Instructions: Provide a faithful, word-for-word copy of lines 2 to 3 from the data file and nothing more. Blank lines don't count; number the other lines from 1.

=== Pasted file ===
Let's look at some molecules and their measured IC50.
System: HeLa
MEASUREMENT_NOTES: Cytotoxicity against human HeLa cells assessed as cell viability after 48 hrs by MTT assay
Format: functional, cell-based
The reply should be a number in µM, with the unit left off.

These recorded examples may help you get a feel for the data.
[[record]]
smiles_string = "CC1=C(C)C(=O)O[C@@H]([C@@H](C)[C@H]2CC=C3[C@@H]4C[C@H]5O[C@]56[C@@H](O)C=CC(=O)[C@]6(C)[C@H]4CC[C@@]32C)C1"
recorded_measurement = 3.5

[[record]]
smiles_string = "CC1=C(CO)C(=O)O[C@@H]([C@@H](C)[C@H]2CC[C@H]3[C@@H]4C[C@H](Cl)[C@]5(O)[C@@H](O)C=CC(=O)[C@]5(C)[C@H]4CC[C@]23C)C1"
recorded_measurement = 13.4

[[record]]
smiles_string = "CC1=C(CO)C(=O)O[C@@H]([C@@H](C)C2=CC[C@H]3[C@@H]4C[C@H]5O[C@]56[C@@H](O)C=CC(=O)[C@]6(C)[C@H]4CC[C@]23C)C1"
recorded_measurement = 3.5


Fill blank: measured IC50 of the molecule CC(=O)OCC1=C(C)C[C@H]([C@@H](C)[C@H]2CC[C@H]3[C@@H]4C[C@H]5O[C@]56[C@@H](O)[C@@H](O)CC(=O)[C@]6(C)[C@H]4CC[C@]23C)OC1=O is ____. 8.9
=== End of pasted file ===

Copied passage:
System: HeLa
MEASUREMENT_NOTES: Cytotoxicity against human HeLa cells assessed as cell viability after 48 hrs by MTT assay